Paralysis of analysis
This Clinician’s Guide summarizes the onslaught of high-sensitivity troponin (hs-Tn) studies and offers these best practices when considering MI rule-out strategies using hs-Tn.
- There are differences in assays. The hs-TnI performs better in early presenters; hs-TnT assay performs better in late presenters. The assay currently approved in the US is hs-TnT.
- Strategies combining clinical scoring systems, such as HEART, etc. plus biomarkers have greater diagnostic accuracy.
- You must know the time of onset of symptoms.
- The author favors strategies with serial hs-Tn testing. This is especially important with early presenters (<2 hours) and with use of the hs-TnT assay (available in the US).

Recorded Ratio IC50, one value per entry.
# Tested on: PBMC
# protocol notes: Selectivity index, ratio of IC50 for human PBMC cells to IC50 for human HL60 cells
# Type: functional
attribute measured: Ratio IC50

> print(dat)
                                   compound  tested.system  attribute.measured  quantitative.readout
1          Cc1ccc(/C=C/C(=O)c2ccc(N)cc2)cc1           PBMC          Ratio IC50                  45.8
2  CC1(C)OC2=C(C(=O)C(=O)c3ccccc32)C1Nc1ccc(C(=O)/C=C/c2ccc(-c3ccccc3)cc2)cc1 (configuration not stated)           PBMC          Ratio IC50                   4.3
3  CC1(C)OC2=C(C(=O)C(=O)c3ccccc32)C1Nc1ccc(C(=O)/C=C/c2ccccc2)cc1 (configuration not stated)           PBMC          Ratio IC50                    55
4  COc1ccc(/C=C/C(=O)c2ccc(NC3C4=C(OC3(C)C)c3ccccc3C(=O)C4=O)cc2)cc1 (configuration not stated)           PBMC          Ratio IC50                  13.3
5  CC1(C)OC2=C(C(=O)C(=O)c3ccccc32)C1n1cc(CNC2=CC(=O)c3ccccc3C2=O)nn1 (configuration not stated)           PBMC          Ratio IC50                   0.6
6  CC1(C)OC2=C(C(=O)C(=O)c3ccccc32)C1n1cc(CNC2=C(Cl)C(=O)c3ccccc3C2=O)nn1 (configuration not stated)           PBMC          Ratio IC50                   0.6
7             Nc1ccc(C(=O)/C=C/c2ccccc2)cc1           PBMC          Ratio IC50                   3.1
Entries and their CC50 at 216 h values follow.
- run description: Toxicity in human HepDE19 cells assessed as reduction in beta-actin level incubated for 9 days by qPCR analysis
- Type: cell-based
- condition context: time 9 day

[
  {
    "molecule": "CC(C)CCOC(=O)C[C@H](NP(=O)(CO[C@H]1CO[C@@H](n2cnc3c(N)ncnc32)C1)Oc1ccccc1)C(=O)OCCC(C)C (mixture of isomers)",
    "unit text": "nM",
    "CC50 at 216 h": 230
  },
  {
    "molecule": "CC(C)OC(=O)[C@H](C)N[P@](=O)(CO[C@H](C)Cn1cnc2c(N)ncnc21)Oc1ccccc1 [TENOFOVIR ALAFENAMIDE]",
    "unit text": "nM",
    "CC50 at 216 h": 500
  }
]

- But there are reasonable single-troponin strategies.
– If onset > 6 hours, then hs-TnI < 99th percentile upper reference limit (URL) is sufficient per European Society of Cardiology (ESC) guidelines.
– If onset > 2 hours, a single hs-Tn I < 5ng/L is acceptable, but dropping the threshold to the assay’s lower limit of detection improves the NPV to 100%.
- The allowable delta troponin depends on time from initial troponin. For hs-TnI, it is a delta of <2 ng/mL at 1-hour or < 3 ng/mL at 3-hours. Or the ESC recommends the 3-hour delta hs-Tn be <99th percentile URL or < 50% of the URL.
Consider these best practices when implementing a high sensitivity troponin strategy to rule out MI. Read SGEM’s Oh Baby You’re Too Sensitive about hs-Tn.
Clinician’s Guide to Early Rule-Out Strategies With High-Sensitivity Cardiac Troponin. Circulation. 2017 Apr 25;135(17):1612-1616. doi: 10.1161/CIRCULATIONAHA.117.026717.
Co-written by Thomas Davis and Clay Smith.